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Angular Velocity and Acceleration graph

  • Thread starter df102015
  • Start date
  • #1
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Homework Statement



04.EX32.jpg

A.) For the graph above what is the angular displacement during the 4 seconds of motion?
B.) For the graph above what is the angular acceleration from t=2 to t=4?

Homework Equations


α = at / r
α = ω / t
α = Θ / t^2
ω = Θ / t
ω = v / r
Θ = ω t + 0.5 α t^2

The Attempt at a Solution



A.) I used ω = Θ / t
rearranged it to ωt = Θ

but my issue is what ω do i use? 0, 10, 20? anything in between? And is this even the right equation to use?

B.) Isn't it not accelerating between t2 and t4? Or is it constant acceleration?
How i went about it is i used α = ω / t
since the time is 2 seconds, and the ω is 20. i got 10, but that was wrong :(
 

Answers and Replies

  • #2
ProfuselyQuarky
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There is an error in your image, unfortunately.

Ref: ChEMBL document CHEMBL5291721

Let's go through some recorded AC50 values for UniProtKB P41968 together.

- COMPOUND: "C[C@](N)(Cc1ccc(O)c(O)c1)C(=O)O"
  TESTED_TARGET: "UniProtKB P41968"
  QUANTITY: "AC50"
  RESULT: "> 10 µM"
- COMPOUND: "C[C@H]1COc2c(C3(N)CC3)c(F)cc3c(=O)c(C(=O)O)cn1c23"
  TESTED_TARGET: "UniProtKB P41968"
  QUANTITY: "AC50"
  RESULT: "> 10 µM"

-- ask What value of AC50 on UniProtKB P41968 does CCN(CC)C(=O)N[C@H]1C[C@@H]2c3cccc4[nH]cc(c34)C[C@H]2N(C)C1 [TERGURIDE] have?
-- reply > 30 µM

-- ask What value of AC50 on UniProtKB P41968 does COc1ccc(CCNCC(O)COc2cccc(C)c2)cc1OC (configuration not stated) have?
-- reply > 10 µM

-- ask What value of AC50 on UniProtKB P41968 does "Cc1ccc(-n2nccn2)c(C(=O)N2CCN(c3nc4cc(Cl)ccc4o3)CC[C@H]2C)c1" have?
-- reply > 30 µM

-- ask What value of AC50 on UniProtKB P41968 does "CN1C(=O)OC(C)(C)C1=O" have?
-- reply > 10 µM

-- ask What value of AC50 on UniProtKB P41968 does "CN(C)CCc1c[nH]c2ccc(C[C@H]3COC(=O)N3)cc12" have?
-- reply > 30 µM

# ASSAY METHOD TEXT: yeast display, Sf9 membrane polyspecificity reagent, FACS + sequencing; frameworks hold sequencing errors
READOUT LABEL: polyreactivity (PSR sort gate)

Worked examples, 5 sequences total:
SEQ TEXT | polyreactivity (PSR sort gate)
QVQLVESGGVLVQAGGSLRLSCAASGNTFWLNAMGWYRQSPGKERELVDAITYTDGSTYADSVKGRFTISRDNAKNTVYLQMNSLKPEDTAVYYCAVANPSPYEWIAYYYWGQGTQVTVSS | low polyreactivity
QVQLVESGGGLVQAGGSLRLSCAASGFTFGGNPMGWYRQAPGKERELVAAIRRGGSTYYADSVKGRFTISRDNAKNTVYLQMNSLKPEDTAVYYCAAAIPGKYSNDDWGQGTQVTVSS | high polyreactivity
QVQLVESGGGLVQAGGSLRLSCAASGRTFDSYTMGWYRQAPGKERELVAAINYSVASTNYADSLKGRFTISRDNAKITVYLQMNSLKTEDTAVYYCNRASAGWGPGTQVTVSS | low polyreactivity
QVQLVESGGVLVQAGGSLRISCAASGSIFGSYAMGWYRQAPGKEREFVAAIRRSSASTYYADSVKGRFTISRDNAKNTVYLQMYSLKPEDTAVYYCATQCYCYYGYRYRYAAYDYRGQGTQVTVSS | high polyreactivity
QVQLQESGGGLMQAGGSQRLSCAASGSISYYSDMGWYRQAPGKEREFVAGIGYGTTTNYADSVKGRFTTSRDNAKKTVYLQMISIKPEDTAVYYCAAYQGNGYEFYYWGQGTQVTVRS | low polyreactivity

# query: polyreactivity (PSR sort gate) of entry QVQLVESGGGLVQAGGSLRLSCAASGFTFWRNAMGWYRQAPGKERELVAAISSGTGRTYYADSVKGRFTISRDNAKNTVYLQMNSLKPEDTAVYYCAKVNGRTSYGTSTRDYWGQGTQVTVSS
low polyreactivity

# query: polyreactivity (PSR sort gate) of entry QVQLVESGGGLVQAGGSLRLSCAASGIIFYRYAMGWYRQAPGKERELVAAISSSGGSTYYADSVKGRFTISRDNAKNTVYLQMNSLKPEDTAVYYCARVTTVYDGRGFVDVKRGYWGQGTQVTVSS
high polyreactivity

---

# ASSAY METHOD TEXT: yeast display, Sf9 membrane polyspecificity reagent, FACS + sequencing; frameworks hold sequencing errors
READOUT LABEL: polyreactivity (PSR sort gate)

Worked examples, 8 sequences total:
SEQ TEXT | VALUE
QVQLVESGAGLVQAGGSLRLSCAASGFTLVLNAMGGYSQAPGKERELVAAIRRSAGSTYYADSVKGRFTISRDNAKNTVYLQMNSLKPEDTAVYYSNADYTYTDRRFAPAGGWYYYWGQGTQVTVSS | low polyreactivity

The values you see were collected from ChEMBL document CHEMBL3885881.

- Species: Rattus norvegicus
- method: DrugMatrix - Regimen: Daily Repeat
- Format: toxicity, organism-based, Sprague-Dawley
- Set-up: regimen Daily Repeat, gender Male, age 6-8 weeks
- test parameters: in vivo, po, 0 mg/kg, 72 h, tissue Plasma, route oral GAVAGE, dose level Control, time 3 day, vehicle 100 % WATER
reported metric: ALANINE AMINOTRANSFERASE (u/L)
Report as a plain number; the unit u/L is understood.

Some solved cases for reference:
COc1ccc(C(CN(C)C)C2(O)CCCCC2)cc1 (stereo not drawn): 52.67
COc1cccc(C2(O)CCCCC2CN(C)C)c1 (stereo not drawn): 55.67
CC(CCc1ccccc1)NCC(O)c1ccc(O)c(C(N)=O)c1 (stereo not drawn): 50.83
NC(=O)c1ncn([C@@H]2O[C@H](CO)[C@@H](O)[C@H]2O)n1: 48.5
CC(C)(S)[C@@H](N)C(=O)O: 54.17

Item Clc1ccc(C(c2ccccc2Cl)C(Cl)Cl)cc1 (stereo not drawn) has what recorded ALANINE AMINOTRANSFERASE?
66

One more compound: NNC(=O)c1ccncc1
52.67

• #3
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  • #4
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For the first part it is the area under the graph.
For the second part the angular acceleration is constant.
 
  • #5
haruspex
Science Advisor
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what ω do i use?
Do you know how to find the distance moved from a velocity-time graph?
α = ω / t
Quoting formulae is of little use unless you know what the terms in the formulae represent. E.g. a=v/t is more informatively written as aavg=Δv/Δt. I.e. the average acceleration is the increase in velocity divided by the elapsed time.
For the second part the angular acceleration is constant
True, but of the choice
not accelerating between t2 and t4? Or is it constant acceleration?
that response could be misleading.
@df102015 , what do you look at on a velocity-time graph to deduce the acceleration?
 

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